Cloud/Sky drive and all that jazz

Discussion in 'Computers' started by MikeandCarolyn, May 5, 2012.

  1. MikeandCarolyn

    MikeandCarolyn Read Only Funster

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    Seems I'm missing out on summat here.
    I don't have Mac or i-paddy things.I have 2 pc's, 2 laptops, 2 android phones-whats this cloud technology ? I see i-cloud and Sky drive-are they the same ? which could I use ?
    What are the features and benefits of each ?

    Mike.
     
  2. Popeye

    Popeye Funster

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    Hi Mike, look up Dropbox and all will be explained. Very useful tool.

    When I'm at work if I need a file at home I simply drop it into the Dropbox onscreen and hey presto it is already in my Dropbox at home.

    I then make the necessary amendments and simply drop it back in or save to Dropbox.

    No need to email myself files any-more or carry them on a stick.

    If you pm me your email address I will send you an invite to Dropbox....Griff

    ps you can also use it much like photobucket and upload files straight onto 'M-H-Fun'

    pps Nice Van........:thumb:
     
  3. GJH

    GJH Funster Life Member

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    Cloud technology is where you entrust your files to the safe keeping of a company that could easily go bust at any time and lose your data or have Ts&Cs which you don't realise gives them rights over usage of your data.

    Don't let me put anyone off though :Laughing:
     
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  4. Mags52

    Mags52 Funster

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    I bought 1tb of cloud storage on special offer for £25 for a year. It is with one of the big suppliers. I backed up all my music, films, non-personal data onto it and can access it anywhere where there is wifi. I think it's pretty clever, especially as we have all our music stored digitally. My only concern is if they want to quadruple their charge for a second year. Bit like insurance - you maybe have to shop around.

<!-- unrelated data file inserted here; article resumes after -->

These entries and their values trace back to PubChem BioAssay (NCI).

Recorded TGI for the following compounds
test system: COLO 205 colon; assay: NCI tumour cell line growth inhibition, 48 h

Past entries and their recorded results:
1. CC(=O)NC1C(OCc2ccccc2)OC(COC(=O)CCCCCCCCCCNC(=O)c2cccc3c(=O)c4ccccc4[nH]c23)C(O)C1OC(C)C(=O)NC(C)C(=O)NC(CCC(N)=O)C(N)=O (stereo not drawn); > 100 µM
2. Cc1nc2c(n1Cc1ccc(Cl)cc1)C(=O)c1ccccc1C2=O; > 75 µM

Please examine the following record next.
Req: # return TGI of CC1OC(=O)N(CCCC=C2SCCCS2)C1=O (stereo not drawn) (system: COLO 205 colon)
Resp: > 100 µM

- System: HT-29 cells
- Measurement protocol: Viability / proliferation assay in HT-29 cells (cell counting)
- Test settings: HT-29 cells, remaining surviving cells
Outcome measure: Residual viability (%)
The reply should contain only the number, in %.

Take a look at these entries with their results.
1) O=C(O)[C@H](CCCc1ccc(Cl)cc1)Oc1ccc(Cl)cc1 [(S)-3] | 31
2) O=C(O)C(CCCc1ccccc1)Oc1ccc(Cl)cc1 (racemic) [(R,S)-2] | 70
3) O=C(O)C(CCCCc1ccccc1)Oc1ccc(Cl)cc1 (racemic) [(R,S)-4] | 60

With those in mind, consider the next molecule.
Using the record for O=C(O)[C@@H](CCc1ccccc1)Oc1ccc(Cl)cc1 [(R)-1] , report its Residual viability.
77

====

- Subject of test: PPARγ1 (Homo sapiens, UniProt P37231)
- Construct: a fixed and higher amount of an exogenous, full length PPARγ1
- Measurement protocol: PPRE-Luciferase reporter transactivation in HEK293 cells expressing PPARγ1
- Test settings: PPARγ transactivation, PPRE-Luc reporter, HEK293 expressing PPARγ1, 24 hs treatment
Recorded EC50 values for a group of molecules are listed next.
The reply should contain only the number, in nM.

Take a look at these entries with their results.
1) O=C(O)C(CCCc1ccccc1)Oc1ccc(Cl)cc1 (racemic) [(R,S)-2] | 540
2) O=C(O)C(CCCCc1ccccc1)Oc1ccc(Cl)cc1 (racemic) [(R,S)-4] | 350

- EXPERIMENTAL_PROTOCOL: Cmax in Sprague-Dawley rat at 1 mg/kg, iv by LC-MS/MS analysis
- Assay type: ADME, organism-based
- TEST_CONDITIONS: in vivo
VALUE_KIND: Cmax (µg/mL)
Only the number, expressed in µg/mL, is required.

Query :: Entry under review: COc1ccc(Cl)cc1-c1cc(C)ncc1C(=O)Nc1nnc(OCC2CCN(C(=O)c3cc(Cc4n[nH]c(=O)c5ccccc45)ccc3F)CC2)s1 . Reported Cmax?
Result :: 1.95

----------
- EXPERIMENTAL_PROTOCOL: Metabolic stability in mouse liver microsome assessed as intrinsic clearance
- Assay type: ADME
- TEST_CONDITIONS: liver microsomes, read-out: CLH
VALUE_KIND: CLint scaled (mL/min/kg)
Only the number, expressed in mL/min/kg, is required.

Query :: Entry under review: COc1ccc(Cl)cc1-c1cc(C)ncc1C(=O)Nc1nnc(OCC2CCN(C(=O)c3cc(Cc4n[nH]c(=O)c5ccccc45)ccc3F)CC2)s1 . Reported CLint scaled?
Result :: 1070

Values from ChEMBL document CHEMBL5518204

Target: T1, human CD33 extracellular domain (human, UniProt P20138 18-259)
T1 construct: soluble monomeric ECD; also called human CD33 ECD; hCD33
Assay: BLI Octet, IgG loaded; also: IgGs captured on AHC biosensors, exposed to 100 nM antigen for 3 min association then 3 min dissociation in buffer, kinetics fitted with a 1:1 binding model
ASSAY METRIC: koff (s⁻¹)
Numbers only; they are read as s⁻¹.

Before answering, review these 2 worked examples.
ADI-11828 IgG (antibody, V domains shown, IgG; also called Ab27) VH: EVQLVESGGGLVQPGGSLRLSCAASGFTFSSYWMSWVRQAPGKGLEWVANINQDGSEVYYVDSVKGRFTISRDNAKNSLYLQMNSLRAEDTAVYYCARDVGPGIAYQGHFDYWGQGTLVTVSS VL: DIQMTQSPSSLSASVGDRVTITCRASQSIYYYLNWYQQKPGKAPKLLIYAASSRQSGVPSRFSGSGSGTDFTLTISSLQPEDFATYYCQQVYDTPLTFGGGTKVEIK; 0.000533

5. MikeandCarolyn

    MikeandCarolyn Read Only Funster

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    Hmm-I obviously know much less than I thought about this !! Praps I was a little naive in not considering a possible departure of money from my account for this technology.The ads make it sound free.:BigGrin:
    I already have a 350gb passport drive and a 1tb desktop drive-praps I should be satisfied with what I've got :BigGrin:

    Mike.
     
  6. hilldweller

    hilldweller Funster Life Member

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    You've got to wonder about the marketing here.

    Clouds. They appear, they vanish, they piss on you.

    If you are a dumb cluck you have your head in the clouds.

    I trust one person with MY data, ME.
     
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  7. hilldweller

    hilldweller Funster Life Member

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    For about £50 you could buy a 1TB USB drive, paid for life, works anywhere.
     
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  8. Mags52

    Mags52 Funster

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    Yes but you have to remember to carry that with you. I have one of these too but appreciate being able to access stuff when on the move.
     
  9. Gromett

    Gromett Funster

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    Dropbox is great if you use it for small files that you need everywhere.

    Not so good for backing up huge data stores such as music, video and mountains of images.

    I used dropbox when I had a ADSL connection. But now I am fulltiming I have all my dvd's, photos, books and music in digital format. I have many TB of data so dropbox is no longer useful to me. Plus I always have my home/office with me so never away from my data :Doh:

    However if you work from home and travel to clients or office. Then dropbox is handy as you keep the clients work in drop box and it is automatically synced to your laptop. Then if you make any changes at the clients on your laptop it is automatically synced to your desktop.

    It does have it's uses but don't use it just because you can...

    Remember data in the cloud is less secure than data held on your computer "generally"....
     
  10. Bryan

    Bryan Read Only Funster

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    As Karl says, it is only really useful in certain circumstances...Think about WHY you are using it and how you would manage if there was NO cloud storage...and then think again about whether cloud storage is that advantageous...

    Please don't see it as a backup solution...it really isn't meant for that.

    Also, if you need to get ALL your data back from the cloud (if for example your supplier hike their prices :Wink:) then you'll need the storage space locally anyway...
     
  11. GJH

    GJH Funster Life Member